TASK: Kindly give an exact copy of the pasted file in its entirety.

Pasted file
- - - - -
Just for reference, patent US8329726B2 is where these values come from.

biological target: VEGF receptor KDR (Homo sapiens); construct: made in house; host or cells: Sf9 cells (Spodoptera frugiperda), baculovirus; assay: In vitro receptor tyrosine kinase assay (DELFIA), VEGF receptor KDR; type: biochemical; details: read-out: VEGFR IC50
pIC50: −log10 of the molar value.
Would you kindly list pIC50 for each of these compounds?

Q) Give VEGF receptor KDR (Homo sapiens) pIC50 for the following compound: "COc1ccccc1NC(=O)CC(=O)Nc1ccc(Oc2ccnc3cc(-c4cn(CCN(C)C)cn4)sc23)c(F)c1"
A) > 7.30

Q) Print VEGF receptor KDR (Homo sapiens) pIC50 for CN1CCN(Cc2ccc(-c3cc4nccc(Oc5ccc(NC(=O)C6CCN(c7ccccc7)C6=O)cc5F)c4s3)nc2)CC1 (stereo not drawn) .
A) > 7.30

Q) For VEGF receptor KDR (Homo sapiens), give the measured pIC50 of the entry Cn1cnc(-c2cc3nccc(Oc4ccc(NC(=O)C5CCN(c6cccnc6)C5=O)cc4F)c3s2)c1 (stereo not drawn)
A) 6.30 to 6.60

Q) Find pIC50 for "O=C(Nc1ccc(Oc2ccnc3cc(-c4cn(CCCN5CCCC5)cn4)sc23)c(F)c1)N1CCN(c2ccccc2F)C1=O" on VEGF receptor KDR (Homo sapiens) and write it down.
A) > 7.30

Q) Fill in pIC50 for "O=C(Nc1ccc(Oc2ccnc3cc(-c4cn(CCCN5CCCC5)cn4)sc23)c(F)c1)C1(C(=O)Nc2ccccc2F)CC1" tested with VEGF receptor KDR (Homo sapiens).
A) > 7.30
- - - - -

Just for reference, patent US8329726B2 is where these values come from.

biological target: VEGF receptor KDR (Homo sapiens); construct: made in house; host or cells: Sf9 cells (Spodoptera frugiperda), baculovirus; assay: In vitro receptor tyrosine kinase assay (DELFIA), VEGF receptor KDR; type: biochemical; details: read-out: VEGFR IC50
pIC50: −log10 of the molar value.
Would you kindly list pIC50 for each of these compounds?

Q) Give VEGF receptor KDR (Homo sapiens) pIC50 for the following compound: "COc1ccccc1NC(=O)CC(=O)Nc1ccc(Oc2ccnc3cc(-c4cn(CCN(C)C)cn4)sc23)c(F)c1"
A) > 7.30

Q) Print VEGF receptor KDR (Homo sapiens) pIC50 for CN1CCN(Cc2ccc(-c3cc4nccc(Oc5ccc(NC(=O)C6CCN(c7ccccc7)C6=O)cc5F)c4s3)nc2)CC1 (stereo not drawn) .
A) > 7.30

Q) For VEGF receptor KDR (Homo sapiens), give the measured pIC50 of the entry Cn1cnc(-c2cc3nccc(Oc4ccc(NC(=O)C5CCN(c6cccnc6)C5=O)cc4F)c3s2)c1 (stereo not drawn)
A) 6.30 to 6.60

Q) Find pIC50 for "O=C(Nc1ccc(Oc2ccnc3cc(-c4cn(CCCN5CCCC5)cn4)sc23)c(F)c1)N1CCN(c2ccccc2F)C1=O" on VEGF receptor KDR (Homo sapiens) and write it down.
A) > 7.30

Q) Fill in pIC50 for "O=C(Nc1ccc(Oc2ccnc3cc(-c4cn(CCCN5CCCC5)cn4)sc23)c(F)c1)C1(C(=O)Nc2ccccc2F)CC1" tested with VEGF receptor KDR (Homo sapiens).
A) > 7.30